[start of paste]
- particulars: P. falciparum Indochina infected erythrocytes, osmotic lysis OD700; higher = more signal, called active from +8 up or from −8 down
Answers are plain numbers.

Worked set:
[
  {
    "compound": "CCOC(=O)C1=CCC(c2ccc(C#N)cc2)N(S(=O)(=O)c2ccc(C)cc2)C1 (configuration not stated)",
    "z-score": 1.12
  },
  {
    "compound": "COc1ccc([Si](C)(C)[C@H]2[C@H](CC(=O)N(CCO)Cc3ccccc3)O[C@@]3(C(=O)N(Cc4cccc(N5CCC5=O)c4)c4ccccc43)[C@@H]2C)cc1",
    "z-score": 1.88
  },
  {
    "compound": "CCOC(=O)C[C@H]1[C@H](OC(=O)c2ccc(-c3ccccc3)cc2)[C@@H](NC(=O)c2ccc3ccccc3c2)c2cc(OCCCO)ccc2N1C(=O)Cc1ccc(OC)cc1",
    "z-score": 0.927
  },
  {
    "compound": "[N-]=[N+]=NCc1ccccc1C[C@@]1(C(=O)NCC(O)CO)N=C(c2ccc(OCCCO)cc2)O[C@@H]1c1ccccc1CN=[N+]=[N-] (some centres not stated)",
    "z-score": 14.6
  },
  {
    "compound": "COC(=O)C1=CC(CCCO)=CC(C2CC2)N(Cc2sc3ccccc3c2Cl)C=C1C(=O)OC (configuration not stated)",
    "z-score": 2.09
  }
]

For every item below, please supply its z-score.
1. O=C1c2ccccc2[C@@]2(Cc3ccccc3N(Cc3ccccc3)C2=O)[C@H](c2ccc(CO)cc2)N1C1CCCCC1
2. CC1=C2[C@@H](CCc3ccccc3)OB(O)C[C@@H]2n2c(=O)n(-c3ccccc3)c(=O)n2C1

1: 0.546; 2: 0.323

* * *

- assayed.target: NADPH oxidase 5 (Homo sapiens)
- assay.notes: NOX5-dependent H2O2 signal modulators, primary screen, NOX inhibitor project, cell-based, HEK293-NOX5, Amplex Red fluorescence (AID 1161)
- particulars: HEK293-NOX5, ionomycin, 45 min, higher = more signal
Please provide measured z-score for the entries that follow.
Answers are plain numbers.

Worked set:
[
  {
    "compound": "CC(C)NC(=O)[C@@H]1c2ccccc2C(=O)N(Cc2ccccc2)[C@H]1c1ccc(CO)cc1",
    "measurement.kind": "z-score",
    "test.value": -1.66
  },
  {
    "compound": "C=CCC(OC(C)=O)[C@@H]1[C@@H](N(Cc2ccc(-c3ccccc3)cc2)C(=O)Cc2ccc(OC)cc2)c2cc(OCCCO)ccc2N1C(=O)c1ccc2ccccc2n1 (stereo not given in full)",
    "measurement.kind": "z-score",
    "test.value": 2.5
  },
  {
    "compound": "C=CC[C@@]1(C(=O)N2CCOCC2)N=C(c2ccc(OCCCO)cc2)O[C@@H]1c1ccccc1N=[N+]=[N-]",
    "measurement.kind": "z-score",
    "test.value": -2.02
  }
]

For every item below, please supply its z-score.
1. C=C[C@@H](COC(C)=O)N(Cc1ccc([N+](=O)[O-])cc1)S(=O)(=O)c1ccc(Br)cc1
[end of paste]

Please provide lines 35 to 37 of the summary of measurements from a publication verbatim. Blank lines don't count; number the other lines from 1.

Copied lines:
Answers are plain numbers.

Worked set:
[